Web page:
Prior to independence, there had been a number of attempts at regional integration, most notably the East African Community and the Federation of Rhodesia and Nyasaland. Post-independence Africa witnessed the creation of the Economic Community of West African States and a number of smaller economic, monetary and special purpose, multi-country organizations. However, the Lagos, Nigeria economic summit made the goal of economic integration an official, articulated policy for the entire continent. The emergence of a post-apartheid South Africa could only add a more perfect dimension to the economic integration calculus of Africa.

     Because regional cooperation is so vitally important to Africa's  economic development and future in international trade, it is necessary that these indigenous efforts be understood and supported by Africa's would-be trading partners. In the U.S., unfortunately, these regional development efforts have attracted only minimal attention. To the extent that they are known, it is generally their failures rather than their successes that have captured public attention. A notable research void exists concerning Africa’s regional organizations, successes and failures, both within the American academic community and the development community generally. The World Bank, to its credit, has shown increased interest in the topic, reversing a long period of exhibiting an essentially negative attitude toward African regionalism and economic integration activities.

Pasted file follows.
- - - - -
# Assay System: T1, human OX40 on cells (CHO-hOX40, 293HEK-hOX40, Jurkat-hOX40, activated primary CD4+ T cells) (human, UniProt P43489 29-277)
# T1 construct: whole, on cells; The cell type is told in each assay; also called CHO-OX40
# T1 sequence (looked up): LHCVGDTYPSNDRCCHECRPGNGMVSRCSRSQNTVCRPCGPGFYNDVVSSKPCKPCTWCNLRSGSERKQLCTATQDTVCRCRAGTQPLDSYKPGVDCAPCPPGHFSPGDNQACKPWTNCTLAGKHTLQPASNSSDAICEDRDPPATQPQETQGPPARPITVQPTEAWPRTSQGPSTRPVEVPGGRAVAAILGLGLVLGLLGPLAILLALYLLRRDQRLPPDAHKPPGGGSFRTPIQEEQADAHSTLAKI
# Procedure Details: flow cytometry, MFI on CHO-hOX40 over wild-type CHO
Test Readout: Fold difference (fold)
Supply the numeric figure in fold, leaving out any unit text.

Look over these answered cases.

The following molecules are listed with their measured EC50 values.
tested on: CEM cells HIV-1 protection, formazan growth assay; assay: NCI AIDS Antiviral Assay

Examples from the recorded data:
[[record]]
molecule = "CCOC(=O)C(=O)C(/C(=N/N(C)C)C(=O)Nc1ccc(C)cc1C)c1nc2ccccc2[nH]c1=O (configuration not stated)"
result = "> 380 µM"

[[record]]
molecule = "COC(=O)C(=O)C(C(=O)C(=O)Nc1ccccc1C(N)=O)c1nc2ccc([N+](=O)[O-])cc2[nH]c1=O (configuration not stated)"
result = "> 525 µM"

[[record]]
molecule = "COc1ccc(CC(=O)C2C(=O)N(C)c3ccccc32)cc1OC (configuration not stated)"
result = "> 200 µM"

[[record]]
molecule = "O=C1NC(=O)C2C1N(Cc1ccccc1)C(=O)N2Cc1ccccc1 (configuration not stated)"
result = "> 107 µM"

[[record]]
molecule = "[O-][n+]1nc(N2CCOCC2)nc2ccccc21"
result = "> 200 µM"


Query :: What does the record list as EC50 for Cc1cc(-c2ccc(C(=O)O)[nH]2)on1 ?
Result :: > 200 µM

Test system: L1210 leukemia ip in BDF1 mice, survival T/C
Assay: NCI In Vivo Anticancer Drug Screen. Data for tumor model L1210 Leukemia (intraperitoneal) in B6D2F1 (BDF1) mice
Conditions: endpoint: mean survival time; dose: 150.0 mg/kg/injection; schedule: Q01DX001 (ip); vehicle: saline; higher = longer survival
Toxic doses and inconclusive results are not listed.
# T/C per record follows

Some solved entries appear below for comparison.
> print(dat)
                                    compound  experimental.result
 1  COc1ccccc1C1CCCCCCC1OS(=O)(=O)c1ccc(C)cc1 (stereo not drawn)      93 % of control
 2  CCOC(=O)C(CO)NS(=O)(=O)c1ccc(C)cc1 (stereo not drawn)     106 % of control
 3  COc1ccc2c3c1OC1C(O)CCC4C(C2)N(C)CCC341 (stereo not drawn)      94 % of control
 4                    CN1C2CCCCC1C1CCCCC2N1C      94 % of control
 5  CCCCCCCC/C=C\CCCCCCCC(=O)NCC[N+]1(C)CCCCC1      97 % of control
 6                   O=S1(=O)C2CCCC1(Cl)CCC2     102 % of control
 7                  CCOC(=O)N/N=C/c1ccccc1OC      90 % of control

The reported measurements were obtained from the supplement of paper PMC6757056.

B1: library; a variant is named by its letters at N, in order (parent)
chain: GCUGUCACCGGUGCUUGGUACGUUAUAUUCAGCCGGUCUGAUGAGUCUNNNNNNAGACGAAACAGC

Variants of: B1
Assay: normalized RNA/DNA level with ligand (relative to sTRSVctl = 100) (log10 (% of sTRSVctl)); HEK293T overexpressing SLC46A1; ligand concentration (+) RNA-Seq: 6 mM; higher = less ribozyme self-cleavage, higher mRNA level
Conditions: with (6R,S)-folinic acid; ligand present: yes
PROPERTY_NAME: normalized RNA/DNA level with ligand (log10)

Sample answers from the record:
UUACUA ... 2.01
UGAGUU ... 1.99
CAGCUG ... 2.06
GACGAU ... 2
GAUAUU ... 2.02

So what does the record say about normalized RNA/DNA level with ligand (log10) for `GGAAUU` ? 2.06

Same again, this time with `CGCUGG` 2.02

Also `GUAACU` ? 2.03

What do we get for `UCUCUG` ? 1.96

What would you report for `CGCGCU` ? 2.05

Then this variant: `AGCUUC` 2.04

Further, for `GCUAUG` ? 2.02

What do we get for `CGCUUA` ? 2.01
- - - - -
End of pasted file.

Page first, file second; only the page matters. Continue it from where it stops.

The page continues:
In an effort to begin filling this void in the American academic and development communities and to inform the American business and commercial sectors, public communications and informed discussions should be increased. This will assist both Africa and the world community in their evolving efforts to know each other in greater depth and with greater precision.   To achieve the desired result, one can see the evolution of a US-based institute on African regional integration and economic cooperation.

     Such an institute could focus on Africa's regional economic integration efforts and potentials for continental and international contributions. It could study integration trends in Africa and identify suitable areas for African industrial development which would help improve intra- and inter-African economic cooperation, first, and then lead to mutual benefits for Africa and its international business and trading partners.


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February 2000